DOES FINANCIAL INTEGRATION SPUR ECONOMIC GROWTH? NEW EVIDENCE FROM THE FIRST ERA OF FINANCIAL GLOBALIZATION
June 5, 2006
Does international financial integration boost economic growth? According to a recent study by economists Moritx Schularick and Thomas M. Steger, international capital market integration fostered economic growth significantly in the historical period, but no longer does so today. Schularick and Steger argue that the historical period (roughly 1870 - 1914), in stark contrast to the post-World War II period, was characterized by:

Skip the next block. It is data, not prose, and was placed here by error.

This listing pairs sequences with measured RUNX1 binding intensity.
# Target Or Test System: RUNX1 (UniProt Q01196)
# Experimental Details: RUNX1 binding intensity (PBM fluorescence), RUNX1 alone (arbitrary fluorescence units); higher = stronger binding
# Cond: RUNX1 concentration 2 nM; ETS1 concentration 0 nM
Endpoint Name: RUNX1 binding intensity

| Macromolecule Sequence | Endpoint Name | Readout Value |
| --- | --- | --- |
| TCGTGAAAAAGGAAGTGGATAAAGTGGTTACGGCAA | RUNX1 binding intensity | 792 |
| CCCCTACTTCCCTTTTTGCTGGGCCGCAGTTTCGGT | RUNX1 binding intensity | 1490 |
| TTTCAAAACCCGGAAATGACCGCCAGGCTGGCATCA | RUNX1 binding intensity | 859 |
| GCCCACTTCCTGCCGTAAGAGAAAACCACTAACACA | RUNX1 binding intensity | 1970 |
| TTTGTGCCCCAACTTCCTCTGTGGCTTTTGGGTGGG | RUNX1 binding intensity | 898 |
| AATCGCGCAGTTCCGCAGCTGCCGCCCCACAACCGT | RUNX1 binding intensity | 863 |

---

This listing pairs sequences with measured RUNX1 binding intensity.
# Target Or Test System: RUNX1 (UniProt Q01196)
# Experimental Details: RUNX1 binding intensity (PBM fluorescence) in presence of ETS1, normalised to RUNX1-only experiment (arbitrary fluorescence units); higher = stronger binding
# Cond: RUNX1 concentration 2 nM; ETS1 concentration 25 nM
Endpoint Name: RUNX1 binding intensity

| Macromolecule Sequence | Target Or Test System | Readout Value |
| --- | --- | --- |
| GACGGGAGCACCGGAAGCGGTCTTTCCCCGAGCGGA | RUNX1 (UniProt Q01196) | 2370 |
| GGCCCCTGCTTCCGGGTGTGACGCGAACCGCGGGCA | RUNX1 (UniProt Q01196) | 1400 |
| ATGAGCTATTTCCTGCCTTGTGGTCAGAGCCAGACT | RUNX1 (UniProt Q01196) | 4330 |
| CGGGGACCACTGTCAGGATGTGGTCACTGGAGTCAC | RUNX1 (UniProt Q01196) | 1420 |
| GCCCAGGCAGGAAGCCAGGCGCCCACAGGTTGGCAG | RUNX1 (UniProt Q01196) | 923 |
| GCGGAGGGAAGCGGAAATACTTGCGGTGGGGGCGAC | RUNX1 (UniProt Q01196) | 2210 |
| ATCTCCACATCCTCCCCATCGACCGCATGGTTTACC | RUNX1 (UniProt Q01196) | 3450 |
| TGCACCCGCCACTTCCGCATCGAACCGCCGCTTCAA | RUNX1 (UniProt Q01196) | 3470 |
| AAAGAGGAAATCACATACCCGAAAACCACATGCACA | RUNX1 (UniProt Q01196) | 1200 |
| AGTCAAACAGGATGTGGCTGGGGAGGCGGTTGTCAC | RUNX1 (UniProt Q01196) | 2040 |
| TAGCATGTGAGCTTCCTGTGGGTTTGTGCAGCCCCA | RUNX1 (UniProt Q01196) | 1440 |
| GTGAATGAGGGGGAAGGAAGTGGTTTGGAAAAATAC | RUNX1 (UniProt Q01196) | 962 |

- Low differentials in property rights protection between countries
- A (comparably) stable monetary environment
- A higher degree of net capital mobility
- Substantial (net) capital movements from rich (core) to poor (peripheral) regions.
The results draw the conclusion that those economies which open themselves to the world economy need to first abolish domestic distortions to reap the benefits of globalization. More specifically, it seems especially important to establish good property rights in all economies participating in the world economy, say Schularick and Steger.
Source: Moritx Schularick and Thomas M. Steger, "Does Financial Integration Spur Economic Growth? New Evidence from the First Era of Financial Globalization," Swiss Federal Institute of Technology Zurich, Working Paper 06/46, March 2006.
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